Events are moving fast as the fear of the coronavirus and its economic consequences are causing major damage to U.S. stocks—most especially, those in the gaming, leisure and hospitality industries.
While the major indices were down 10 percent or 11 percent since around February 20 as of this writing, U.S. gaming stocks fared far worse, down 30 percent, 40 percent and even nearly 50 percent through the first week of March.
Dining, traveling and gambling face a double-whammy of trouble. The reasons are obvious:
- Engaging in those activities is purely discretionary, unlike the need to buy groceries or manufacture cars or houses, and,
- People gathering together is the way COVID-19 spreads.
The market reaction may change by the time you read this. Stocks might have found a bottom, or even rebounded somewhat. It’s possible the bottom might have fallen out.
One term that’s gaining popularity during this time is “rerating.” That’s investor jargon for being unwilling to give the same valuation to a stock as before. It presents its own double- whammy.
The math is simple. Rather than paying 12 times earnings for a stock, investors might now be willing to pay only 10 times, or eight or seven. And as earnings fall, the impact, obviously, magnifies. Twelve times a dollar in earnings leads to a $12 stock price. Eight times 50 cents in earnings leads to a $4 stock price.
The scenarios for how COVID-19 will work out are varied.
A mild scenario is that the virus follows others like influenza, and runs out of steam as the weather warms. In this case, disruption is temporary, and most business recovers as postponed events are rescheduled, and consumers experience a pent-up demand for recreation and entertainment.
A middling scenario has COVID-19 continuing to grow, but with society finding ways to cope until it runs its course and/or a vaccine is found.
The severe scenario could be likened to the flu pandemics of 1918 and 1919, though this time with crippling economic impact, given today’s interdependent global economies.
There can be endless scenarios in between.
Only two things are certain:
- All scenarios are pure speculation.
- This, too, shall pass.
The second point is the only one that investors can address—what to do to survive until the stock market and economy get through the crisis, and how, if possible, to actually take advantage of lower prices.
The first step is simple: become conservative. Get off margin. Avoid or get out of derivatives. Build cash.
The stories are legendary. They come out of every economic depression. They come out of every stock market collapse. They are about the conservative investor who didn’t run up debt to buy stocks and derivatives and try to time the bottom, but accumulated cash and, when the bottom came, was positioned to take advantage.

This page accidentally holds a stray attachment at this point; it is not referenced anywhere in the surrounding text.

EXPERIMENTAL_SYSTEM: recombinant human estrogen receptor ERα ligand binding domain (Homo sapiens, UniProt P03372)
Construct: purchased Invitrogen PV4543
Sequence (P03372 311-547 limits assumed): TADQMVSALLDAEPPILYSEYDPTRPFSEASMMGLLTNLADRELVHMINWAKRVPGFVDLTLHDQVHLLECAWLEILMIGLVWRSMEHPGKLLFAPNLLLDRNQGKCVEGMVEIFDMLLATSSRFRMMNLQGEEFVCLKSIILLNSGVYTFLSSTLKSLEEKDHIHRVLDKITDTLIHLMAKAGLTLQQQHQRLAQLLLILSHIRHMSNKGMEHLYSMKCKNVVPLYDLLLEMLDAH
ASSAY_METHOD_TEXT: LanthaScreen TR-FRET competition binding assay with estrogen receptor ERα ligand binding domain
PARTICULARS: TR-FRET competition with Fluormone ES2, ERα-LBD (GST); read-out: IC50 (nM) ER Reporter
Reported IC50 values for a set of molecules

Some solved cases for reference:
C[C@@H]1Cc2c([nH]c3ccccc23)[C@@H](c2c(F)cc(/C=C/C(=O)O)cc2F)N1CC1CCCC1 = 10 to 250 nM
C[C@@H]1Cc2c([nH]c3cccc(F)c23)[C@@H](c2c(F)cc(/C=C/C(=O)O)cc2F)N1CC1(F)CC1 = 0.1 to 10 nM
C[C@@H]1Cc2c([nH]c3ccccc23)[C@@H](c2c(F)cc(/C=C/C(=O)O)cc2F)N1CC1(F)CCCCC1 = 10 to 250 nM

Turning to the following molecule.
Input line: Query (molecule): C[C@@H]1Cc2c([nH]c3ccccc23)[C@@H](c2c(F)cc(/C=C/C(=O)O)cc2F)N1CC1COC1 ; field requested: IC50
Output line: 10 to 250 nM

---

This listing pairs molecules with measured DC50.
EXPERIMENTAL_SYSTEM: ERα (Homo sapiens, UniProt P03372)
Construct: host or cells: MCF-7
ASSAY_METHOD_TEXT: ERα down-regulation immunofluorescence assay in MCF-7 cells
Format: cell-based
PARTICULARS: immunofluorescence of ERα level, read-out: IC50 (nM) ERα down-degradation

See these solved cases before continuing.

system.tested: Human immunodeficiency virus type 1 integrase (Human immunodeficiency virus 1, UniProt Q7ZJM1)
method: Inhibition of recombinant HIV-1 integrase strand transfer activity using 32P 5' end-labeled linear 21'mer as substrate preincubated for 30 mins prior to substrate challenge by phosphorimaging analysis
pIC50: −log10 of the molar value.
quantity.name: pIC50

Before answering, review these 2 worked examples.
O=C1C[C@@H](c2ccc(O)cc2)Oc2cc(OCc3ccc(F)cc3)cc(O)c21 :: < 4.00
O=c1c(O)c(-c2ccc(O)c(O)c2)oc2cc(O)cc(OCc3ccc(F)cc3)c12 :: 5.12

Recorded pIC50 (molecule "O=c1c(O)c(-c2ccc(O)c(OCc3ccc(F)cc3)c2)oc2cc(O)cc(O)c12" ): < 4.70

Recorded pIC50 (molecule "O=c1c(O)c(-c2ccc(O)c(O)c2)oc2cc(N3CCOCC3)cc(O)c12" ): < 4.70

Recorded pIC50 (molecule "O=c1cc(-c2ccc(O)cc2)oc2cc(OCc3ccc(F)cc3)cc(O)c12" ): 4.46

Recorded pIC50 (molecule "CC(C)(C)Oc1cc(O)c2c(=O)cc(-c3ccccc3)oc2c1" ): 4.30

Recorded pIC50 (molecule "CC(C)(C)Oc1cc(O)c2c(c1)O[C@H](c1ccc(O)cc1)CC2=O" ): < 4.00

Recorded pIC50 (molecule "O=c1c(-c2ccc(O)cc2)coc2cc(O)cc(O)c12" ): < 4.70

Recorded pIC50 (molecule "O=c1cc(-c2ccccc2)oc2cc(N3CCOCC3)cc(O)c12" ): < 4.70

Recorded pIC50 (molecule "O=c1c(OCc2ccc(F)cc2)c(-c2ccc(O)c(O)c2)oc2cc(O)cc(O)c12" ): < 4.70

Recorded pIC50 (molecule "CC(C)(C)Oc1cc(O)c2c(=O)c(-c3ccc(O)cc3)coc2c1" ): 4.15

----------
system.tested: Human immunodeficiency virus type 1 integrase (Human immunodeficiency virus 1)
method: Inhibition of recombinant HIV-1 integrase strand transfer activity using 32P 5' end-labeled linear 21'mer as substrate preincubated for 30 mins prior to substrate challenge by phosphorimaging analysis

Look at 2008 as the most recent example.
Many fortunes were lost by people who thought they were deep-value investors buying homebuilders, for example, at historic lows, only to get wiped out as stocks went from low to infinitesimal.
But when the bottom came, those who had been patient grasped a once-in-a-lifetime opportunity. In gaming, that meant the opportunity to buy Wynn under $20 a share, or Las Vegas Sands under $3, which is less than its current dividend.
Of course, there’s no way to know when the bottom has been reached until it’s fairly well in the past.
What can be known is which companies have strong balance sheets and defensive businesses that will allow them to ride out any storm.
Those who have run up big debt are vulnerable if business drops off, and lower EBITDA puts them into at least technical default on that debt.
But, just as individuals who are conservative can both ride out the economic storm and even take advantage of it, so can companies with sound businesses and strong balance sheets. In those cases, lower stock prices can present opportunities.
For individuals, and perhaps even for institutional investors who have cash available, there’s always the opportunity to apply dollar cost averaging—continuing to buy stocks on a schedule, regardless of price.
Again, the math is simple. If a stock is $100 a share, buy one share for $100. When it drops to $50, buy two shares, giving you three. When the stock returns to $100, you will now have three shares worth $300. Thus, you will have made a 50 percent profit on your $200 investment, even though the stock price didn’t grow at all from your initial purchase. If the stock doesn’t decline but continues to grow, you grow with it.
Combining a steady approach with an eye for dividends and total return can be even more significant. It’s worth noting that gaming REITs, while also selling off, have fared much better than casino operators and suppliers, as investors take some comfort in their relatively safe rental streams.
Finally, remember as we head into an unknowable future that the great flu pandemic of 1918 and 1919 was followed by the Roaring Twenties, and one of the greatest bull markets of all time.